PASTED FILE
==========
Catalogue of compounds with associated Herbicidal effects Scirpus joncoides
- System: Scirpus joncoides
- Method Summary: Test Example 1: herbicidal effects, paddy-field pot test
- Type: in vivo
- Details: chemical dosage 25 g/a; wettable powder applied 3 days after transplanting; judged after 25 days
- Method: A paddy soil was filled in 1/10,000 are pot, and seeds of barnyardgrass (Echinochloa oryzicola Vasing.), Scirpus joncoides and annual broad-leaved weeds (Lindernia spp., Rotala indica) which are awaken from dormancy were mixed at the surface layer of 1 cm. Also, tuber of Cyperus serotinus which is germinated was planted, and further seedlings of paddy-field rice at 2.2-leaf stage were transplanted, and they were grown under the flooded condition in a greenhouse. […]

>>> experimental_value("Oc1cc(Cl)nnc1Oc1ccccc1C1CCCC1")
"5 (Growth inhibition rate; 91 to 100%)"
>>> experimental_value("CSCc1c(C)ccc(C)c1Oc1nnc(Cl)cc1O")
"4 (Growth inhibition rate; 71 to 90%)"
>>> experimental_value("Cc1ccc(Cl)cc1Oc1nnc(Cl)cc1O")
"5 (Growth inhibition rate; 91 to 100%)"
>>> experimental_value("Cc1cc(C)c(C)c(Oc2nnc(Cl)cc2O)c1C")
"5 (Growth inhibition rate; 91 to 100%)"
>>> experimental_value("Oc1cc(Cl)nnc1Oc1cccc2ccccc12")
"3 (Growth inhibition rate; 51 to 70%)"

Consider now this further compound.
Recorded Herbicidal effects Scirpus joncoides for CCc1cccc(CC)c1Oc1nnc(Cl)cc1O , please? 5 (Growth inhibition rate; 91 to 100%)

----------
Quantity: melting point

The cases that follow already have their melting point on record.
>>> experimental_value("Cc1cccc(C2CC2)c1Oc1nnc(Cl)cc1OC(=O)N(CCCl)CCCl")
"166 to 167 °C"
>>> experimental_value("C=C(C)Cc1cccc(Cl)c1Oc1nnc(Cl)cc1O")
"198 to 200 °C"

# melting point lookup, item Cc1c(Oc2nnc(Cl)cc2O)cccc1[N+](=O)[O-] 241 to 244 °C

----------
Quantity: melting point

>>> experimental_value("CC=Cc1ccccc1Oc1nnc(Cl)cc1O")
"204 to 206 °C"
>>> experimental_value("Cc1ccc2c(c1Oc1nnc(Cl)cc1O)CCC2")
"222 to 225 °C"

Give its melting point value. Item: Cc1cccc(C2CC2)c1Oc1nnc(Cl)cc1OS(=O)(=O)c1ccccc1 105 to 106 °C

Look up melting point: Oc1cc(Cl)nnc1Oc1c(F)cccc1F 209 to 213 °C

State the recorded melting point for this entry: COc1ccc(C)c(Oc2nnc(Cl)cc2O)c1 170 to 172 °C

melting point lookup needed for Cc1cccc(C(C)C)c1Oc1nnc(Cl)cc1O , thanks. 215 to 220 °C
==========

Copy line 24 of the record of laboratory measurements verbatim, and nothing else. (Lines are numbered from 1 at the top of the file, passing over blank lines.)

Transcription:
>>> experimental_value("C=C(C)Cc1cccc(Cl)c1Oc1nnc(Cl)cc1O")